Bultje, one of the guides, had led Mitchell in an expedition to the lower part of the Darling ten years earlier. During that expedition, Bultje led him to water on the Goobang Creek.
Bultje also led Mitchell to the Bogan and in return for his services was rewarded with a tomahawk, a pipe and two ounces of tobacco (two figs). He joined Mitchell’s men at Peak Hill in New South Wales and broke off from the troop at the Bogan four days later. The other Aboriginal guide was Piper, who had also assisted Mitchell in 1836; he joined this later expedition to Tropical Australia at Boree in New South Wales.
Mitchell also sought help from Aboriginal people along the journey. For example, at the cattle run of Derribong in New South Wales, he sought the assistance of Dicky, a young Aboriginal boy of about ten years of age who then stayed with Mitchell for the entire trip. Mitchell found Dicky’s knowledge of the waterholes in the area to be extremely important. At a point near Mount Foster in New South Wales, Mitchell sought the help of another Aboriginal person, Yulliyally, who led them to the Barwon.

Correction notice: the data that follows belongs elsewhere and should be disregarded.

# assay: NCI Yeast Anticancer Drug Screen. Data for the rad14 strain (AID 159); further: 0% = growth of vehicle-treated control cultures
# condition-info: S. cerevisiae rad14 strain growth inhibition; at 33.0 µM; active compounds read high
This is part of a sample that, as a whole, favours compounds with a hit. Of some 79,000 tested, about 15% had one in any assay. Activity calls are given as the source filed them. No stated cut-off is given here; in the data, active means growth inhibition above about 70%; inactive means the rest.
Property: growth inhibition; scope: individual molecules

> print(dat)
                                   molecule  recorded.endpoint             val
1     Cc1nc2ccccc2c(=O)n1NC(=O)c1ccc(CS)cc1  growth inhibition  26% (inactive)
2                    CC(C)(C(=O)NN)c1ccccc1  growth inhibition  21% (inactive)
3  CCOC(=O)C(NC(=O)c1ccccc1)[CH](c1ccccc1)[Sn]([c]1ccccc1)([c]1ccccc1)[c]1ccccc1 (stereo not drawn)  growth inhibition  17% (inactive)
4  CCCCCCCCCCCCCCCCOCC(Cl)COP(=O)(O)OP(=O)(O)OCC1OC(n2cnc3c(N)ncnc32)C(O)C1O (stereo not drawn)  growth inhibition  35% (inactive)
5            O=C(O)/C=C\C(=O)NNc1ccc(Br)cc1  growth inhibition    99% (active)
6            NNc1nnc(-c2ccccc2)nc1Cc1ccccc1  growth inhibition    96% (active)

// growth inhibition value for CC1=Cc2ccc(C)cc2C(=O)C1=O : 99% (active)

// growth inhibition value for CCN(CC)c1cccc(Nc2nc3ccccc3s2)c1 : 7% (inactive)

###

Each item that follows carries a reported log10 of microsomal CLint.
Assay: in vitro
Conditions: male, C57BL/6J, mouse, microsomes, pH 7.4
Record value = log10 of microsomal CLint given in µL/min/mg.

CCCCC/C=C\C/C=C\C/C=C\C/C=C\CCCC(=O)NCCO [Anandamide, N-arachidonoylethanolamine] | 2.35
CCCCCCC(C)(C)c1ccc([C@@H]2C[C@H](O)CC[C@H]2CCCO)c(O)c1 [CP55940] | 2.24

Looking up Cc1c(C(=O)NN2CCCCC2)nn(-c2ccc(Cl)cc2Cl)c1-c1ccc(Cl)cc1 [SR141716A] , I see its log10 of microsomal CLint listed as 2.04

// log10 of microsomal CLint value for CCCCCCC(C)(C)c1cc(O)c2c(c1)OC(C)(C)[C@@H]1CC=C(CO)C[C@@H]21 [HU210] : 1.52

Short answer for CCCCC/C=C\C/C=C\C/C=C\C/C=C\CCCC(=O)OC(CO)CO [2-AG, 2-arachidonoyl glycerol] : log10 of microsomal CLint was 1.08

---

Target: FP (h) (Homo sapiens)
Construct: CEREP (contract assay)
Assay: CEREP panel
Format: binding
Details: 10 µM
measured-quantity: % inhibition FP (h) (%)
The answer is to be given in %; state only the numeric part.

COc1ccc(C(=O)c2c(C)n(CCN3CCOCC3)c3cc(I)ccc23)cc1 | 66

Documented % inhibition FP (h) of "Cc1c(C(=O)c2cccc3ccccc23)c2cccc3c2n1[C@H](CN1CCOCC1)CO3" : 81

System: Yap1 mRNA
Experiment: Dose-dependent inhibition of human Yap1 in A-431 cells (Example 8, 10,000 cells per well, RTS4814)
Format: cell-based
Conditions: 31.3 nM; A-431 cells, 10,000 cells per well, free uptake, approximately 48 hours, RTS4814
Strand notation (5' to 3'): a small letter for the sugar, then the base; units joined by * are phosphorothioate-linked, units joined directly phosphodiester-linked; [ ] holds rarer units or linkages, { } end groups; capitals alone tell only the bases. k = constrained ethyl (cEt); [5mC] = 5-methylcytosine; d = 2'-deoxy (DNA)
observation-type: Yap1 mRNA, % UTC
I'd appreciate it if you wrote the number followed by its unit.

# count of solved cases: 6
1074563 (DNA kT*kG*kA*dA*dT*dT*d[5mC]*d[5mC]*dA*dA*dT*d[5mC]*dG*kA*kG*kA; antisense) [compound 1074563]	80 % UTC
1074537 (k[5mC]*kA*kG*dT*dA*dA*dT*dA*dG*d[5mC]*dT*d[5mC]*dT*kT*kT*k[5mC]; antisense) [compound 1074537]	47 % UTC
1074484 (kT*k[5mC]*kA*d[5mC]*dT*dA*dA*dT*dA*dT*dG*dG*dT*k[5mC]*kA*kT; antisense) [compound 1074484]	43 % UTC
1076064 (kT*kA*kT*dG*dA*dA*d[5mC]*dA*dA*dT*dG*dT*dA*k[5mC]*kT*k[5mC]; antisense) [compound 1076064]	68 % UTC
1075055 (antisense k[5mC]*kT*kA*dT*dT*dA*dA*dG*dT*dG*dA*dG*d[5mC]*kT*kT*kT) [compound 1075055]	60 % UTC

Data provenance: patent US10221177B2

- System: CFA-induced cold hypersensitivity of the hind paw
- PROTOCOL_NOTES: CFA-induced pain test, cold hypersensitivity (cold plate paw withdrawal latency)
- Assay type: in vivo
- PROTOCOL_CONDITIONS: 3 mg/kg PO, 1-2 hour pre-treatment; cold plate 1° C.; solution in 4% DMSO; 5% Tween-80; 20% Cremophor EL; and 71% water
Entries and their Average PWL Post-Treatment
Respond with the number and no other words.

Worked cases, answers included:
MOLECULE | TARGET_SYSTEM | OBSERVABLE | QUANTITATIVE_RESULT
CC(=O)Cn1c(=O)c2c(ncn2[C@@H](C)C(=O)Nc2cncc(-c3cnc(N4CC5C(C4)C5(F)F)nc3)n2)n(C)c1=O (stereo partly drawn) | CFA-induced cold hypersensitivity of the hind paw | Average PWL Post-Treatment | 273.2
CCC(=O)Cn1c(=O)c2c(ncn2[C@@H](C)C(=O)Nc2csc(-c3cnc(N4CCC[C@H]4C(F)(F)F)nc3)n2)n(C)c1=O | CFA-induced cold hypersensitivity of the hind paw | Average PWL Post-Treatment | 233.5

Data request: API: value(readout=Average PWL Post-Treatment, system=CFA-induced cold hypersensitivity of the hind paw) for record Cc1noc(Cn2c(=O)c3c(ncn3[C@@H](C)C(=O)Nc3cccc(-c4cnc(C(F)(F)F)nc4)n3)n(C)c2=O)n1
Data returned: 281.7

Excerpt from Aboriginal Dreaming Paths and Trading Routes by Dale KerwinStory contributed by Raylene Weldon from Nyngan High School. Published in 2016.